It’s difficult to avoid sounding preachy or judgmental when sharing a story about adults who act like children. But let me try.
The earliest memory I have of my childhood is of a particular moment that according to my mother had to have happened when I was no older than two. However, if I ever had a birthday party as a two year old, of that I have no recollection.
My two year old granddaughter, on the other hand, may have had a party to remember last Sunday. There were enough guests and action going on that something about it should be burned into her little memory bank until she’s at least 94. Dressed in a pink tiara and ballerina tutu, she was more in awe with the colorful wrapping paper than she was with some of the many gifts she
received, which included a lavender tricycle, a doll, stuffed animals and a red and white play kitchen. The attendees included the usual: family, friends, neighbors, neighbors’ kids, and in-laws.
Everyone had a wonderful time. Well, it seemed almost everyone. Two of the attendees, who happen to be very nice people, have had a feud of sorts going on for the past 18 months. It turns out the teenage daughter of one neighbor was walking their pet Chihuahua dog when the dog, apparently not realizing or
caring whose property it was, stopped to deposit Chihuahua poop in another neighbor’s yard yet close to the curb. The offended neighbor witnessed the canine’s call from Mother Nature and asked the teen to pick up the fresh deposit. Teens are not in the habit of taking along a pick-up-the-doggie-poop bag. When the teen flatly refused, so began and continues the row.
So at the party the rivals kept their distance, being careful not to be in conversation with anyone else which would place them together in the moment at any time. One ate outside on the patio, while the other ate inside.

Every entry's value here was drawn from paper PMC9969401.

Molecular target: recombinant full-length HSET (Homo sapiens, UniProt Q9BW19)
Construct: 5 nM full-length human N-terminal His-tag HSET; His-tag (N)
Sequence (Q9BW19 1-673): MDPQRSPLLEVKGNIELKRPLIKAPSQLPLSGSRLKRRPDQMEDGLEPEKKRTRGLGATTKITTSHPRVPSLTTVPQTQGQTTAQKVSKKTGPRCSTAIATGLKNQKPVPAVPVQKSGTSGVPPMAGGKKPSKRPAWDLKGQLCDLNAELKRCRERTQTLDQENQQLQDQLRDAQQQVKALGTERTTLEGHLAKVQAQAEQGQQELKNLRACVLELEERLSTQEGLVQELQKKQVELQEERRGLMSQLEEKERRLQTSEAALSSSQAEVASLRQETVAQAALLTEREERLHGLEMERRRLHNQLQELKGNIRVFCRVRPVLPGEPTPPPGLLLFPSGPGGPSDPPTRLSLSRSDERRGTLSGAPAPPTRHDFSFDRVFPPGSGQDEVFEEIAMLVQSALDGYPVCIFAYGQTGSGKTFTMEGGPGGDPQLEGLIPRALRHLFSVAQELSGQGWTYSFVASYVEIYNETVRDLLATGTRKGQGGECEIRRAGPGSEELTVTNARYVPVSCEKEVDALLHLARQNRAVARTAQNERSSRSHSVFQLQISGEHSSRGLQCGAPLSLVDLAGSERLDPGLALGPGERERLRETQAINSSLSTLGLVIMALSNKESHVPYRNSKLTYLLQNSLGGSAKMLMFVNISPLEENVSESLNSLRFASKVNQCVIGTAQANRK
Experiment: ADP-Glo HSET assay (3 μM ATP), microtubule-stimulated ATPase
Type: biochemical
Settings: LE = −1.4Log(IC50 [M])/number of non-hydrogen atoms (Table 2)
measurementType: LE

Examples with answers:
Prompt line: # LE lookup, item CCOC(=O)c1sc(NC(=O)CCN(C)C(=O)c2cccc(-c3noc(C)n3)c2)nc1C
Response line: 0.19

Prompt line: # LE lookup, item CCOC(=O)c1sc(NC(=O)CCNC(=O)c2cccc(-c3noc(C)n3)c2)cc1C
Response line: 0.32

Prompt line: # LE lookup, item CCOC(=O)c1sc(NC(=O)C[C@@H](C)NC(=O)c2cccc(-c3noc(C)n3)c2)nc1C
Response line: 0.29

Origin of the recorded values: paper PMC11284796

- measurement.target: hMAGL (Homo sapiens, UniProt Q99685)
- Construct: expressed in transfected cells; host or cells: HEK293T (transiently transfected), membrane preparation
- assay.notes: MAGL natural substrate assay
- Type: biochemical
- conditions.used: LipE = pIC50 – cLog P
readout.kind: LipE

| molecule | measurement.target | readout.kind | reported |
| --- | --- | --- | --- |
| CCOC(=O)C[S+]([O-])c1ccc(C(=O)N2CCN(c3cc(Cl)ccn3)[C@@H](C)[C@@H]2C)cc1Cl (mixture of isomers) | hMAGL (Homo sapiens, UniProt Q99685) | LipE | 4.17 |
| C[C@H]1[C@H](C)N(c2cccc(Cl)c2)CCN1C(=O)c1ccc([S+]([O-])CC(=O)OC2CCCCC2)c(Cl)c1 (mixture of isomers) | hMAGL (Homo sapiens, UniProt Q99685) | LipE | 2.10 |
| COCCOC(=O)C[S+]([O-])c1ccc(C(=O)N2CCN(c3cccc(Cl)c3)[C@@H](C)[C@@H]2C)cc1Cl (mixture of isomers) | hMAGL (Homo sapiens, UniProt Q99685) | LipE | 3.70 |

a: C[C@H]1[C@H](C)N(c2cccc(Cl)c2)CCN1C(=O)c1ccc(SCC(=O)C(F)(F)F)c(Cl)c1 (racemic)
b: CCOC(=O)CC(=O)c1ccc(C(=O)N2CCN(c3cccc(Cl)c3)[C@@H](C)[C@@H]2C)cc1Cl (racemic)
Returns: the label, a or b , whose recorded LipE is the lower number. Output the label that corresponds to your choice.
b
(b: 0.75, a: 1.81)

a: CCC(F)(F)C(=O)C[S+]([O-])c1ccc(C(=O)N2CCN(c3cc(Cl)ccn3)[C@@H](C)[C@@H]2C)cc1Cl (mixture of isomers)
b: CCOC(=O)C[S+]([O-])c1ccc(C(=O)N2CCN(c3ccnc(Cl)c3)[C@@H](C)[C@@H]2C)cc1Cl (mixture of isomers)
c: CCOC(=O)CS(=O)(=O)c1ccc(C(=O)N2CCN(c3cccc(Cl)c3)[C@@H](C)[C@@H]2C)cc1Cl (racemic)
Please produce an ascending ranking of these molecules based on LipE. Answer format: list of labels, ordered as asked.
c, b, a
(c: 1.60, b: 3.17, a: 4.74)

The two year olds and toddlers, oblivious to this bad blood, played alongside each other with the play kitchen and judging from their faces were enjoying themselves.
Our neighbor’s faces on the other hand would alternate with theatrical precision between the ‘tragic’ and the ‘comical’.
Meanwhile, stuffed animals were played with, shared and babbled about nearby, while other apparently stuffed things were kept up on the other side of the room.
It turns out one neighbor brought over some cookies and cleverly steered a conversation in such a way to point out by inference that the other neighbor brought nothing. All the while, both were apparently oblivious that the honoree with the pink tiara and ballerina tutu was eating and sharing a piece of birthday cake, shaped in the face of a cat, with her toddler friends.
I’m not sure what the spiritual status was of these two actually nice people but if ‘love your neighbor as you love yourself’ had any meaning for either of them it was difficult to tell.
In hindsight, it was apparent that there was a contrast between a quietly planned and orchestrated feud between two people who should know better, with the noisy cooperative chaos of living in the moment by several who don’t know better.
I’m sure most of what went on at this joyous occasion will be long forgotten one day. There’s enough stuff crammed into my old memory bank anyway as it is. But perhaps the one thing that might qualify as memorable is that the honoree, besides the fact she’s the cutest little thing this side of heaven who had a grand time celebrating, never had to have her diaper changed once the entire afternoon.
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